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Excerpts from this Manual The performance_timers Table

The performance_timers table shows which event timers are available:

mysql> SELECT * FROM performance_timers;
| CYCLE       |      2389029850 |                1 |             72 |
| NANOSECOND  |      1000000000 |                1 |            112 |
| MICROSECOND |         1000000 |                1 |            136 |
| MILLISECOND |            1036 |                1 |            168 |
| TICK        |             105 |                1 |           2416 |

If the values associated with a given timer name are NULL, that timer is not supported on your platform. The rows that do not contain NULL indicate which timers you can use in setup_timers. For an explanation of how event timing occurs, see Section 25.4.1, “Performance Schema Event Timing”.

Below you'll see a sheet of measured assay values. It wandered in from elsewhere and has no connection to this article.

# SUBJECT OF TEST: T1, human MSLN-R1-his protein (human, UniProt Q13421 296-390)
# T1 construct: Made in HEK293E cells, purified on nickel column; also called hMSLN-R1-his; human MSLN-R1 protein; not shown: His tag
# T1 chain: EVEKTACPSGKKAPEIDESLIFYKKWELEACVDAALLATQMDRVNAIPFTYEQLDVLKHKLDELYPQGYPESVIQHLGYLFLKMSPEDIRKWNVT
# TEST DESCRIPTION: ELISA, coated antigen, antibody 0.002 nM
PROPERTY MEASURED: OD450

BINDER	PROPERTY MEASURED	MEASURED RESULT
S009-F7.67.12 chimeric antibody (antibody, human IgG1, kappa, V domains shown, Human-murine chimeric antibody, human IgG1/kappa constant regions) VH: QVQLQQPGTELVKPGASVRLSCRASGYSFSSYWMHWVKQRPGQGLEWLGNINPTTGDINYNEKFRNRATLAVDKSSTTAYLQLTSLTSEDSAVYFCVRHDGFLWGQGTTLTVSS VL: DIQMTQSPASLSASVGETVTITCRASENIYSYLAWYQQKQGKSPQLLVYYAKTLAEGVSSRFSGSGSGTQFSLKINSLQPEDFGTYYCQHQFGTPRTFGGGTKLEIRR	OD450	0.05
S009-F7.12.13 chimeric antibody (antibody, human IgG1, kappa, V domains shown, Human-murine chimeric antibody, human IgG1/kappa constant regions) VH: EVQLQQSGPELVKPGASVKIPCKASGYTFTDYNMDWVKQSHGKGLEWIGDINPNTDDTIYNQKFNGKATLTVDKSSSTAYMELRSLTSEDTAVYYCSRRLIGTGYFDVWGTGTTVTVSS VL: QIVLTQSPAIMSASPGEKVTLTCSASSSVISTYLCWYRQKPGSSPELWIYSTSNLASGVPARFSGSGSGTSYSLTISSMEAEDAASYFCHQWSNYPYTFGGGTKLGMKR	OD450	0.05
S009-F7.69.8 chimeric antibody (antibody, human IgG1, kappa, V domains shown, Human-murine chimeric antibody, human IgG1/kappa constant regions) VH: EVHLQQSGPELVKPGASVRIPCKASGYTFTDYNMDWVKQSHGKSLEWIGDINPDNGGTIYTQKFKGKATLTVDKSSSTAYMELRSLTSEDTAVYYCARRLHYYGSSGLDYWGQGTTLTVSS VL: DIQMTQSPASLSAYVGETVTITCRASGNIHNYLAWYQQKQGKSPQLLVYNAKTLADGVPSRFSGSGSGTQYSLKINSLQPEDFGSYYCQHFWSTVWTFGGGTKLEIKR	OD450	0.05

As of MySQL 5.7.21, the Performance Schema setup_timers table is deprecated and is removed in MySQL 8.0, as is the TICKS row in the performance_timers table.

The performance_timers table has these columns:


    The name by which to refer to the timer when configuring the setup_timers table.


    The number of timer units per second. For a cycle timer, the frequency is generally related to the CPU speed. For example, on a system with a 2.4GHz processor, the CYCLE may be close to 2400000000.


    Indicates the number of timer units by which timer values increase. If a timer has a resolution of 10, its value increases by 10 each time.


    The minimal number of cycles of overhead to obtain one timing with the given timer. The Performance Schema determines this value by invoking the timer 20 times during initialization and picking the smallest value. The total overhead really is twice this amount because the instrumentation invokes the timer at the start and end of each event. The timer code is called only for timed events, so this overhead does not apply for nontimed events.

TRUNCATE TABLE is not permitted for the performance_timers table.

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